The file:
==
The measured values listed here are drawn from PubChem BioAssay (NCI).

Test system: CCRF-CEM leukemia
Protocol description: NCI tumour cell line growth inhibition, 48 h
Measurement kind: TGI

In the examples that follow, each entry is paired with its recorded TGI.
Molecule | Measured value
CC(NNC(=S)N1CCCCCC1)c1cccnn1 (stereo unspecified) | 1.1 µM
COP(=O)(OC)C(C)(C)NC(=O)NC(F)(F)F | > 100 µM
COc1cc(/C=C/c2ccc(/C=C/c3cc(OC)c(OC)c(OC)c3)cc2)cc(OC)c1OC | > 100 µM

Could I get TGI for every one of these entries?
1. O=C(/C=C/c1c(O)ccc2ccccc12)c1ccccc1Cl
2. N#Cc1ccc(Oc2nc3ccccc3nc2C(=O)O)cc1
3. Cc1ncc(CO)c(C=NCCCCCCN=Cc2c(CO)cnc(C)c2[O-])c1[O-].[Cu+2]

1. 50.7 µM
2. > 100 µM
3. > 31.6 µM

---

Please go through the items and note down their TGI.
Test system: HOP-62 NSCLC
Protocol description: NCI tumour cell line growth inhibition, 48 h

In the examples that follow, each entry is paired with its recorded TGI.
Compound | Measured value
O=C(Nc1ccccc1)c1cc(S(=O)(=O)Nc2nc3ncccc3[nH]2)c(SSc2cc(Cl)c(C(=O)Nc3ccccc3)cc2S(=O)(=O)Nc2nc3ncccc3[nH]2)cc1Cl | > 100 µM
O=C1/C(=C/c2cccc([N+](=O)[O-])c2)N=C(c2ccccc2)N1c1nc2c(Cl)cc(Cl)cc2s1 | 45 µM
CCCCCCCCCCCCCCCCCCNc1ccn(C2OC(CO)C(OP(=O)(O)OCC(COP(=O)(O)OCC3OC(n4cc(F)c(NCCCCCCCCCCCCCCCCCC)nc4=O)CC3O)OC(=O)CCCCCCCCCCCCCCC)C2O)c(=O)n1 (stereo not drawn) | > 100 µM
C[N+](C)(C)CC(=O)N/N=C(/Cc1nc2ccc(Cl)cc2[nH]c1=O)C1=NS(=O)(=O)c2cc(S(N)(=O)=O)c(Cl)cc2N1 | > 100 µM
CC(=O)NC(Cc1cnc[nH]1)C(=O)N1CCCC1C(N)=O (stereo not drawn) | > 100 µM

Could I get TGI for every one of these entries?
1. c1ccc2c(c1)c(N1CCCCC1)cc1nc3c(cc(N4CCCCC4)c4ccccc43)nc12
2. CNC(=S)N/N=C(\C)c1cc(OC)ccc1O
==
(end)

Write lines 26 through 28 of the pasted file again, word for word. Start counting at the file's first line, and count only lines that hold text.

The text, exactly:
C[N+](C)(C)CC(=O)N/N=C(/Cc1nc2ccc(Cl)cc2[nH]c1=O)C1=NS(=O)(=O)c2cc(S(N)(=O)=O)c(Cl)cc2N1 | > 100 µM
CC(=O)NC(Cc1cnc[nH]1)C(=O)N1CCCC1C(N)=O (stereo not drawn) | > 100 µM

Could I get TGI for every one of these entries?